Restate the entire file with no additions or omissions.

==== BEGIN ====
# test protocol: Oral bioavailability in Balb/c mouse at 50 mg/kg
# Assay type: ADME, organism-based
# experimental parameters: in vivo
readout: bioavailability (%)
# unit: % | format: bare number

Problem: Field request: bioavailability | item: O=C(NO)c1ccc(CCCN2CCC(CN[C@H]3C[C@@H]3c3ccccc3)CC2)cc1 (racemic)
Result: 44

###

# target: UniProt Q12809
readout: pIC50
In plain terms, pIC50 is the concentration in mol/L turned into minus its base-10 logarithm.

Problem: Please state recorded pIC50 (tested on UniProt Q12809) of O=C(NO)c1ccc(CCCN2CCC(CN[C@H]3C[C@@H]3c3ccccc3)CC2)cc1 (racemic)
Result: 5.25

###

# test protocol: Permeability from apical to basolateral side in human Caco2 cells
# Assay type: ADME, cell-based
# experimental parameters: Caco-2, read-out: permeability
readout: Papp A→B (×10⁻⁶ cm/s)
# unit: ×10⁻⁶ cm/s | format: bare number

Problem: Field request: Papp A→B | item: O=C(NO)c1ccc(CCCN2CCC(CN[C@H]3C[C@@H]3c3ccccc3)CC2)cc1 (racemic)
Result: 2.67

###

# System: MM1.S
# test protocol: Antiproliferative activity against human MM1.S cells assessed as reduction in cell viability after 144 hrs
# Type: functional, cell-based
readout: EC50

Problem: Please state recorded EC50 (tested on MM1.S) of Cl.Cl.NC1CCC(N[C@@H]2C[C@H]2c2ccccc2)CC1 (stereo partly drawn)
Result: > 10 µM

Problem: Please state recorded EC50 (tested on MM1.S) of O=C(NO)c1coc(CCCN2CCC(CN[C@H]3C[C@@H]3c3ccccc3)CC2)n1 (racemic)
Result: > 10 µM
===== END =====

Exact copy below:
# test protocol: Oral bioavailability in Balb/c mouse at 50 mg/kg
# Assay type: ADME, organism-based
# experimental parameters: in vivo
readout: bioavailability (%)
# unit: % | format: bare number

Problem: Field request: bioavailability | item: O=C(NO)c1ccc(CCCN2CCC(CN[C@H]3C[C@@H]3c3ccccc3)CC2)cc1 (racemic)
Result: 44

###

# target: UniProt Q12809
readout: pIC50
In plain terms, pIC50 is the concentration in mol/L turned into minus its base-10 logarithm.

Problem: Please state recorded pIC50 (tested on UniProt Q12809) of O=C(NO)c1ccc(CCCN2CCC(CN[C@H]3C[C@@H]3c3ccccc3)CC2)cc1 (racemic)
Result: 5.25

###

# test protocol: Permeability from apical to basolateral side in human Caco2 cells
# Assay type: ADME, cell-based
# experimental parameters: Caco-2, read-out: permeability
readout: Papp A→B (×10⁻⁶ cm/s)
# unit: ×10⁻⁶ cm/s | format: bare number

Problem: Field request: Papp A→B | item: O=C(NO)c1ccc(CCCN2CCC(CN[C@H]3C[C@@H]3c3ccccc3)CC2)cc1 (racemic)
Result: 2.67

###

# System: MM1.S
# test protocol: Antiproliferative activity against human MM1.S cells assessed as reduction in cell viability after 144 hrs
# Type: functional, cell-based
readout: EC50

Problem: Please state recorded EC50 (tested on MM1.S) of Cl.Cl.NC1CCC(N[C@@H]2C[C@H]2c2ccccc2)CC1 (stereo partly drawn)
Result: > 10 µM

Problem: Please state recorded EC50 (tested on MM1.S) of O=C(NO)c1coc(CCCN2CCC(CN[C@H]3C[C@@H]3c3ccccc3)CC2)n1 (racemic)
Result: > 10 µM